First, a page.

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Doctoral thesis2000Open access

Near-natural forests in southern Sweden : silvicultural and palaeoecological aspects on nature-based silviculture

Björse, Gisela


Timber production and protection of biodiversity are two main issues in south Swedish forestry. This thesis explores the possibilities of combining the two issues in a nature-based silviculture. Different branches of science, palaeoecology, silviculture and forest vegetation ecology, were combined to give a multidisciplinary approach to the subject. Mimicking the historical forest composition and processes in the silvicultural measures for the benefit of both biodiversity protection and timber production was identified as one possible way of developing a nature-based silviculture. The long period of human influence on the landscape in southern Sweden has effectively removed all the remnants of natural forest that could have been used as references in the mimicking procedure. Consequently, historical references were searched. A method to describe former forest conditions was developed using palaeoecological data and methods. It was found that the historical deciduous dominance was pronounced. Over 2000 years southern Sweden has been transformed from a deciduous to a coniferous landscape. Human activities were shown to be a major driving force in this change. Several detected historical forest types were possible as references for the mimicking approach, but forest types common in the past and rare today were suggested for maximal efficiency in obtaining high biodiversity. Mixed nemoral deciduous forests were pointed out as a historically widespread forest type with very little resemblance in the present landscape. The small fragments left are important for present biodiversity and from many other aspects. Development of a nature-based silvicultural system for the management of mixed nemoral forest stands based on the theory of mimicking was begun. A silvicultural experiment was established in a near-natural, mixed nemoral forest stand in southern Sweden and the early effects of the silvicuitural treatments tested were evaluated with regard to floristic diversity. The early findings indicate that advance growth may be an effective source for regeneration of the forest type. Soil scarification is not recommended when regenerating mixed nemoral deciduous forest stands as the destruction of advance saplings was not compensated by new establishment, and because a tendency towards alteration of the ground flora typical of nemoral forest to a pioneer plant community was traced. Sparse shelterwood cutting is suggested as an appropriate way of combining biodiversity consideration and timber production in mixed nemoral deciduous forest stands. Finally, a framework of an approach to obtain a nature-based silvicultural system was developed, based on the presented results and other information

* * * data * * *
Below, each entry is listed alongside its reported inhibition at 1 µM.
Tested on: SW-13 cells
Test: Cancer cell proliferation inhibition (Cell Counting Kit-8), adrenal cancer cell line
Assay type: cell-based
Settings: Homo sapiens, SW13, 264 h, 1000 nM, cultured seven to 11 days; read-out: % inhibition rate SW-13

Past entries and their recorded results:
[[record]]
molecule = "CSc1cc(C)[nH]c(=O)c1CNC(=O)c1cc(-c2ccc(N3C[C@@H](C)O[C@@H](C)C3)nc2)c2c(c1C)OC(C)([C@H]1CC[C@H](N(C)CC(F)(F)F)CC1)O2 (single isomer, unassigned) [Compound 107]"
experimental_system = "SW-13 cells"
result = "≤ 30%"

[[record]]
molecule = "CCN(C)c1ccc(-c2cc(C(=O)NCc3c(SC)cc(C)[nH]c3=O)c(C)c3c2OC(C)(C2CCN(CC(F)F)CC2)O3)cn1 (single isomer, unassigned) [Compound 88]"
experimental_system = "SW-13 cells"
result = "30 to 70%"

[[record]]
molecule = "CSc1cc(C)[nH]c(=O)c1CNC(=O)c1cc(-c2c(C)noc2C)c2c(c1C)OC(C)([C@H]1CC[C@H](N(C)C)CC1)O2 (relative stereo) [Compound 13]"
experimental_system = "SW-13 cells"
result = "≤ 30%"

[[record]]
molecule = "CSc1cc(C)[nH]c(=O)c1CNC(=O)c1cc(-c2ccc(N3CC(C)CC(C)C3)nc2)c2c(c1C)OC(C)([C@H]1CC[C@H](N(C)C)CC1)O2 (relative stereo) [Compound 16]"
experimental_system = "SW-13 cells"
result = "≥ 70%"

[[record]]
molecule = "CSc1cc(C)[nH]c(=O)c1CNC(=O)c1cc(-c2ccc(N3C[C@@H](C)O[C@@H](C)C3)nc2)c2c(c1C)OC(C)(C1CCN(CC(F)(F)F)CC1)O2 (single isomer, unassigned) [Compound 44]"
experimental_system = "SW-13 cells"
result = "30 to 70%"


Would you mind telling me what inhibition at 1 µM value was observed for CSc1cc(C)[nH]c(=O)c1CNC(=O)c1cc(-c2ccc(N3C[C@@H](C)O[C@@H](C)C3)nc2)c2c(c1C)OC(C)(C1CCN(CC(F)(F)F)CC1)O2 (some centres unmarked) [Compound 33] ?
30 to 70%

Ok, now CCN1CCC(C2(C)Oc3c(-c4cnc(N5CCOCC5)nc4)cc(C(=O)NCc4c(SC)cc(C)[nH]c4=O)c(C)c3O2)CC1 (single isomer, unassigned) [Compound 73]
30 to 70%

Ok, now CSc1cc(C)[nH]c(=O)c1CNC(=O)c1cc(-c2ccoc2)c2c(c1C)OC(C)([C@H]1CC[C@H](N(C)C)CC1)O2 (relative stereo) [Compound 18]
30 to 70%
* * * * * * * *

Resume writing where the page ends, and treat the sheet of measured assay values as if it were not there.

numoral forest; boreo-nemoral forest; decidous forest; mixed forest; forest history; vegetation dynamics; nature conservation; biodiversity; floristic diversity; mimic; multiple use; shelterwood; soil scarification

Published in

Acta Universitatis Agriculturae Sueciae. Silvestria
2000, number: 134ISBN: 91-576-5868-4
Publisher: Swedish University of Agricultural Sciences

    UKÄ Subject classification

    Forest Science

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